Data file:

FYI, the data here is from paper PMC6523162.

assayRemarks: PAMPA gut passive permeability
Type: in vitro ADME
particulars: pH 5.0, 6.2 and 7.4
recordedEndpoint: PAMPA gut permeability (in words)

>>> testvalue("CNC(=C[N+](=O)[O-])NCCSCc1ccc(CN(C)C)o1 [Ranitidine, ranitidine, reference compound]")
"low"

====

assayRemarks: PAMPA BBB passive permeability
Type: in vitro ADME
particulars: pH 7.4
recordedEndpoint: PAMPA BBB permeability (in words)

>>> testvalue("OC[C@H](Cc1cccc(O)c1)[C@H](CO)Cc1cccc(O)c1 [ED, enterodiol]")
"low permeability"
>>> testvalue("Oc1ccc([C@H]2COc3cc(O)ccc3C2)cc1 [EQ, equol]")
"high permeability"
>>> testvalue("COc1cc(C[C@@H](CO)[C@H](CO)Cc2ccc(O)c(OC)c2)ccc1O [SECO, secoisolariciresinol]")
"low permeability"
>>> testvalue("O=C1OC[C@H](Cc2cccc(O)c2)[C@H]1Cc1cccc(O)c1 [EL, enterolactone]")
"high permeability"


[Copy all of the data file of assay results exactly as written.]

FYI, the data here is from paper PMC6523162.

assayRemarks: PAMPA gut passive permeability
Type: in vitro ADME
particulars: pH 5.0, 6.2 and 7.4
recordedEndpoint: PAMPA gut permeability (in words)

>>> testvalue("CNC(=C[N+](=O)[O-])NCCSCc1ccc(CN(C)C)o1 [Ranitidine, ranitidine, reference compound]")
"low"

====

assayRemarks: PAMPA BBB passive permeability
Type: in vitro ADME
particulars: pH 7.4
recordedEndpoint: PAMPA BBB permeability (in words)

>>> testvalue("OC[C@H](Cc1cccc(O)c1)[C@H](CO)Cc1cccc(O)c1 [ED, enterodiol]")
"low permeability"
>>> testvalue("Oc1ccc([C@H]2COc3cc(O)ccc3C2)cc1 [EQ, equol]")
"high permeability"
>>> testvalue("COc1cc(C[C@@H](CO)[C@H](CO)Cc2ccc(O)c(OC)c2)ccc1O [SECO, secoisolariciresinol]")
"low permeability"
>>> testvalue("O=C1OC[C@H](Cc2cccc(O)c2)[C@H]1Cc1cccc(O)c1 [EL, enterolactone]")
"high permeability"